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Improved Animal Welfare Management Improves Behavior and Health and Increases Productivity
Dr. Martyna Lagoda - Western College of Veterinary Medicine

Farmscape for April 25, 2024

A researcher with the Western College of Veterinary Medicine says improving animal welfare management will result in healthier more productive animals that will cost less to bring to market.
"What the Chair in Swine Welfare is doing for you" will be discussed as part of the Prairie Swine Centre's spring producer meetings planned for Strathmore April 30th, Swift Current May 1st and Niverville May 3rd.
Dr. Martyna Lagoda, a Post-doctoral Fellow Swine Behavior and Welfare with the Western College of Veterinary Medicine, explains ensuring high welfare standards involves taking into account the natural needs of the animal including behavior, mental stimulation and ensuring good health.

Quote-Dr. Martyna Lagoda-Western College of Veterinary Medicine:
All of this helps to support the animals' biological function and with positive effects on its performance and these considerations can be accommodated with management and care of the animals on farm.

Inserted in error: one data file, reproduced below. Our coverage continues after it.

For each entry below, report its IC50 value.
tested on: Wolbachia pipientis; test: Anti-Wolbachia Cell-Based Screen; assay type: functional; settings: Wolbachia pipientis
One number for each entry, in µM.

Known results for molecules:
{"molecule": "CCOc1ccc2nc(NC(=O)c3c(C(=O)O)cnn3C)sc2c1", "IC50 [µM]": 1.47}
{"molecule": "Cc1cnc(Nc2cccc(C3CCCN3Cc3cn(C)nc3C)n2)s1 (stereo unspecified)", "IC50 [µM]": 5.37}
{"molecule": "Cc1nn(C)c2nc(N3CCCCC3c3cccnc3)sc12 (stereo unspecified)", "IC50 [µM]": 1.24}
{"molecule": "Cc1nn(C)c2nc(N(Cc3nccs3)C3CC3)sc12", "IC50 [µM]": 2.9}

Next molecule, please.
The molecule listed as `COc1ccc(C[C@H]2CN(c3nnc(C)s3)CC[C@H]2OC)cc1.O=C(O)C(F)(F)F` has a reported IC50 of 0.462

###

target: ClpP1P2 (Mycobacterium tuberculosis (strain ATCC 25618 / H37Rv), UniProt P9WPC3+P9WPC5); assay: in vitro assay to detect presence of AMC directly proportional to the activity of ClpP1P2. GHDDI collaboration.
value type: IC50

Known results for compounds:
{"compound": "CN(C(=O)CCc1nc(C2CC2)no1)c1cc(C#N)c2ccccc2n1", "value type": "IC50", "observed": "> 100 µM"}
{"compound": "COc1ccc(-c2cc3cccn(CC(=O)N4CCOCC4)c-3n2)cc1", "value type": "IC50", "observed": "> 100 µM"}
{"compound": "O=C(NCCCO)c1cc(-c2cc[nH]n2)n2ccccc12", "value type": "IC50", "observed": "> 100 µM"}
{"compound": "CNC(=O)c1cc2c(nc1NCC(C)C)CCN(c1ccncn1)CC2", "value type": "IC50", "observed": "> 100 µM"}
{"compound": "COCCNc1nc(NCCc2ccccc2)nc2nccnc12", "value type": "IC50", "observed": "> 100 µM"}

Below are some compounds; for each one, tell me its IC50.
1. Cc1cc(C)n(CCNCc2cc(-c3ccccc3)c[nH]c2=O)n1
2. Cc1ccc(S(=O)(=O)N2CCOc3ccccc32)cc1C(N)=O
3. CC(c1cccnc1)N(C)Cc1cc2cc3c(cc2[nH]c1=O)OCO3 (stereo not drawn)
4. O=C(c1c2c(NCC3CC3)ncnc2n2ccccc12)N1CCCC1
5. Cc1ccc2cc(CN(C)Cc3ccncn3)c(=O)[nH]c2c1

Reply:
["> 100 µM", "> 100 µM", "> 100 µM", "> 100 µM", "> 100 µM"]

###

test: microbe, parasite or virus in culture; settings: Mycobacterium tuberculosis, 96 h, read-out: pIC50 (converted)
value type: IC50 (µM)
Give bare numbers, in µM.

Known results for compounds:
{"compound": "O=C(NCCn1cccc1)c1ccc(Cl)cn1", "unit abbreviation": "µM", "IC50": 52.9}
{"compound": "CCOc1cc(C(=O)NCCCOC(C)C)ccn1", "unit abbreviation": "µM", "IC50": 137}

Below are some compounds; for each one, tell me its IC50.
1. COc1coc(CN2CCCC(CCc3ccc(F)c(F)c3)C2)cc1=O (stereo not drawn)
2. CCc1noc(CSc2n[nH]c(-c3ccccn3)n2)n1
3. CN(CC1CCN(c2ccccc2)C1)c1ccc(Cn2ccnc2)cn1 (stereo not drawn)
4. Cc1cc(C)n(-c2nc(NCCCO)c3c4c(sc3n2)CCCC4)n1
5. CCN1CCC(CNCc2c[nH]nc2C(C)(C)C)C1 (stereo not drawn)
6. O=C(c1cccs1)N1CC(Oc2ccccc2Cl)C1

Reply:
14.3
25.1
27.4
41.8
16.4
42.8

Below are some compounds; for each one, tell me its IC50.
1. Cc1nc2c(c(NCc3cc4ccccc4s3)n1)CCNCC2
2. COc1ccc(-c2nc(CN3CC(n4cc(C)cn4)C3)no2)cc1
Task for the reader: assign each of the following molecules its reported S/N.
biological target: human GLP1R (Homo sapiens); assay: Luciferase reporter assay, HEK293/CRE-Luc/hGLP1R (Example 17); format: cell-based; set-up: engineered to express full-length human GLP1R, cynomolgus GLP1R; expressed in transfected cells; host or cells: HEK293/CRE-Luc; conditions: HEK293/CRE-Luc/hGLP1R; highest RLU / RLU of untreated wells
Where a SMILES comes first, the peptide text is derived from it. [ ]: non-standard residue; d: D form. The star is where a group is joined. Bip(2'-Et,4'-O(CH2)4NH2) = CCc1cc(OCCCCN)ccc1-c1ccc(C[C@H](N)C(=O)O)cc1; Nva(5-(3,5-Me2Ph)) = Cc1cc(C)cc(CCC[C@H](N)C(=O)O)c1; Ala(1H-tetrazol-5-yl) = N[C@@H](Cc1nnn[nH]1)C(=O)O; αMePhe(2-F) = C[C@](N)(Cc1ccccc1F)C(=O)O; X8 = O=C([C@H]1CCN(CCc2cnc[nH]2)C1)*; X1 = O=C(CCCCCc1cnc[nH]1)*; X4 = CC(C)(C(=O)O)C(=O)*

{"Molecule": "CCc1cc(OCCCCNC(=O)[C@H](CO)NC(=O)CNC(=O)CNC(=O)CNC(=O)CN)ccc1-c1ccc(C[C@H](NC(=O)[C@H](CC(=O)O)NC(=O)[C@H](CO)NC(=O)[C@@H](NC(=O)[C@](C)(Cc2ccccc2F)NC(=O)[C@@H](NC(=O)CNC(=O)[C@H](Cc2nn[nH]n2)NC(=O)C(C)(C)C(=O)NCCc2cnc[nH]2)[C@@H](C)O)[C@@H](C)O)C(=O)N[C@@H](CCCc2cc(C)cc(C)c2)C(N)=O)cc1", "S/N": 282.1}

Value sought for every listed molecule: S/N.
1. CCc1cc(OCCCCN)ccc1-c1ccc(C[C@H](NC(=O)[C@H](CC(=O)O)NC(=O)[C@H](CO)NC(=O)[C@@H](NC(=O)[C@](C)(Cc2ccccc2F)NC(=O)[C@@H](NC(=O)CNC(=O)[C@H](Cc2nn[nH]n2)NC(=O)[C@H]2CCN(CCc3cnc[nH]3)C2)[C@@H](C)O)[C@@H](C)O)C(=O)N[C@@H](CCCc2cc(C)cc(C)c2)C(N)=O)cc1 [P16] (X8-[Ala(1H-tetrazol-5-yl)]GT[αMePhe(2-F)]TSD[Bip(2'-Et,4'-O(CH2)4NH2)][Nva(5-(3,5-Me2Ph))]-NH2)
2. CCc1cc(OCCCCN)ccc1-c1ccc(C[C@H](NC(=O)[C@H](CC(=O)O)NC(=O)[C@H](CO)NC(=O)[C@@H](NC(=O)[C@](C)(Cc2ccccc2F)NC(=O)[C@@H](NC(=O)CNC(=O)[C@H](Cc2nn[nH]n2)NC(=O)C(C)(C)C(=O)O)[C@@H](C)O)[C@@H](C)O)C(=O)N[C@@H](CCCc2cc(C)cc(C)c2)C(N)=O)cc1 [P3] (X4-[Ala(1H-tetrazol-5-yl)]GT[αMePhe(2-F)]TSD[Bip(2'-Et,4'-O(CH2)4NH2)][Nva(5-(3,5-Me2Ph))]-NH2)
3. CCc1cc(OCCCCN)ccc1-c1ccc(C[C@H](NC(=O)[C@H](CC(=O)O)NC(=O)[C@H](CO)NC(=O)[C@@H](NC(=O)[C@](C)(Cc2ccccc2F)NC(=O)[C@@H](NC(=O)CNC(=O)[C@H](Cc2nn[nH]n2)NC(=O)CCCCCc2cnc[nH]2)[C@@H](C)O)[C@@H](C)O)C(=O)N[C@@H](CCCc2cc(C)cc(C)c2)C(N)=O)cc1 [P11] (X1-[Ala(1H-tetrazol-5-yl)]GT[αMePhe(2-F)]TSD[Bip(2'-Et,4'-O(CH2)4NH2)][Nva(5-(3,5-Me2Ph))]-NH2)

For example, providing animals with enrichment that allows them to express natural behaviors and maintaining positive relationships with your pigs to reduce their fear of humans are just some examples of how management and care can help improve the welfare on farm.
There is much work that exists to show positive associations between improved welfare and productivity.
This, in particular is facilitated by the beneficial effects of welfare on for example stress levels, immunity and health and the animals’ resilience in the face of challenges.
Pigs regarded to have better welfare can still have lower stress levels and improved health which then means that they use resources such as feed more efficiently because they don't need to redirect these resources to activate their immune system thanks to their resilience to infection challenges.
This not only means more productive animals but also reduces the need for antibiotic treatment for example and that leads to reduced costs.

To register for the spring producer meetings, contact, or
For more visit Farmscape.Ca.
Bruce Cochrane.

       *Farmscape is produced on behalf of North America’s pork producers

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